Black-Eyed Susan along the Pumpkinvine Nature Trail

Black-Eyed Susan along the Pumpkinvine Nature Trail

Friday, March 23, 2018

The floods of February 2018 and the Pumpkinvine

Elkhart County experience record floods from the Elkhart River and other bodies of water in February, but the Pumpkinvine Nature Trail excaped major damage. Between County Road 35 and County Road 37 there is a low spot that was covered for a distance of over 150 feet, but in a few days, that water receded. That's at least the second time that area has been under water.

However, when compared to the damage done to the Abshire Trail and the trail around Fidler Pond, that area of standing water was an inconvenience, not a disaster. As I rode the Pumpkinvine recently, I was thankful that the railroad engineers of 1890s who built the Pumpkinvine had the wisdom to elevate the railroad bed so that it would not be flooded. The section of the Pumpkinvine pictured here is one part of the trail that is not on the old railroad corridor.

Friday, March 16, 2018

A printed newsletter

Every time a new physically printed Friends of the Pumpkinvine newsletter comes out, I ask myself if printing a hard copy of a newsletter is still a good idea? It is expensive to design, print and mail, and I see that other trail groups send out electronic newsletters. I know of only one other trail in Indiana that prints a newsletter -- the B&O Trail in Brownsburg, Ind.

Then today something happened that underscored the difference between print and electroic newsletters. I wrote a letter to the new president of Goshen College, Rebecca Stoltzfus, and her husband, Kevin Miller, inviting them to the Friends of the Pumpkinvine annual dinner April 24. Since I did not know their address and I didn't want to send a letter to both of them to the college, I decided to drop it off in person at their house, a location I knew. I thought it would be helpful to put a newsletter and brochure with the letter, also. I wrote the letter, picked up the extra newsletters at the Goshen College printing office and then drove to their house. Kevin was home, and I gave him the materials and talked with him briefly about the dinner and the Pumpkinvine, which he has not seen. However, I discovered that his daughter is dating someone who works at Pumpkinvine Cyclery, and he naturally had heard about the trail, so we had a connection of sorts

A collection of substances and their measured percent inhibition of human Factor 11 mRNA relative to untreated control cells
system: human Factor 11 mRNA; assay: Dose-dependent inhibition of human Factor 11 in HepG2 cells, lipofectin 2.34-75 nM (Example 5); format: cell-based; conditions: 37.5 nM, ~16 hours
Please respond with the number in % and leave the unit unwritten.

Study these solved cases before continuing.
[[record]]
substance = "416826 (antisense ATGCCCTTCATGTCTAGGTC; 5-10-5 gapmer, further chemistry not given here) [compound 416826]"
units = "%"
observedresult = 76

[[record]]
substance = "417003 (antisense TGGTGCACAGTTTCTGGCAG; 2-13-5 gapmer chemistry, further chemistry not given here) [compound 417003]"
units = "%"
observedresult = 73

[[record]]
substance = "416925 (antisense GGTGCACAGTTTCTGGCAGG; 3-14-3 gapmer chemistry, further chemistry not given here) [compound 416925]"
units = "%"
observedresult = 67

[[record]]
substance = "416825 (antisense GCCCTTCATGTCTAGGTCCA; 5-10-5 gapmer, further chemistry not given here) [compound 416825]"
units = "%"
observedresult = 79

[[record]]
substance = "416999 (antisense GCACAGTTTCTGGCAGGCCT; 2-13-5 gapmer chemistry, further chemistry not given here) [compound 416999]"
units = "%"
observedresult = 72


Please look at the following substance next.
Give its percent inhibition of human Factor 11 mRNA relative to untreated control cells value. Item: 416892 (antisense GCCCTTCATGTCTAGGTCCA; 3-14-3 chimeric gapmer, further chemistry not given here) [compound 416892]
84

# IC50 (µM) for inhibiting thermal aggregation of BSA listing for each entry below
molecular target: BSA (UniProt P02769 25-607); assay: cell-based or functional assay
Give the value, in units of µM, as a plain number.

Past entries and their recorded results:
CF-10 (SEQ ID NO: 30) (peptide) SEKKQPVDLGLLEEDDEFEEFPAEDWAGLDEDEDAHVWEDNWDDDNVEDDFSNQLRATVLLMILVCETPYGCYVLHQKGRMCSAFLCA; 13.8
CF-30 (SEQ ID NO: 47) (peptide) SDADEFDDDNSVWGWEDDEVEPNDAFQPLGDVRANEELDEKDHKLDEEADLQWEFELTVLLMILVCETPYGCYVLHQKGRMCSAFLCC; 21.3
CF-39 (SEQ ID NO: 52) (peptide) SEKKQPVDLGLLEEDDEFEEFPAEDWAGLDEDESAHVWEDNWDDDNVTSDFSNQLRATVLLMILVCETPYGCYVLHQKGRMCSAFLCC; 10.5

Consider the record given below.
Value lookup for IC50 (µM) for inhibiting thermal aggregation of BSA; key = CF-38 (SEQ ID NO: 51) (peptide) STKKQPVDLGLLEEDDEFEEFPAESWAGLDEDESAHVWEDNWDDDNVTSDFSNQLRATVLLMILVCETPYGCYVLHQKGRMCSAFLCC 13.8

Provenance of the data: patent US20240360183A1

How much better it was for me to be able to give him a printed brochure and newsletter, rather than refer him to a website with basically the same information? (I had links to our website in the letter, also.) I think it made for a much more cordual and helpful exchange, compared to telling him to go to a website, which I would have needed to do without a brochure and newsletter in hand.

So, I'm still a proponent of a physical newsletter that I can hand to people. I'll bring the extra copies of the last three newsletters to the annual dinner, with the hope that new supporters will pick them up.

Soft trail section

From January to April, the crushed-limestone section of the PV from SR 4 to CR 28 is soft and as a result, becomes quite rutted from the bikes that ride the trail. Riding on it when it is this moist put a coat of dust on your bike frame, chain, derailleur, wheels, and usually your legs as well. And the ruts you create make it more difficult for subsequent riders to ride.

As as result, many of us avoid that section of the trail, and for those of us in Goshen, it means we just avoid riding on the PNT altogether because the cleanup involved is a hassle.

I suspect that walkers and runners also experience some of the same frustrations as the biker. Their shoes would become caked with dirt.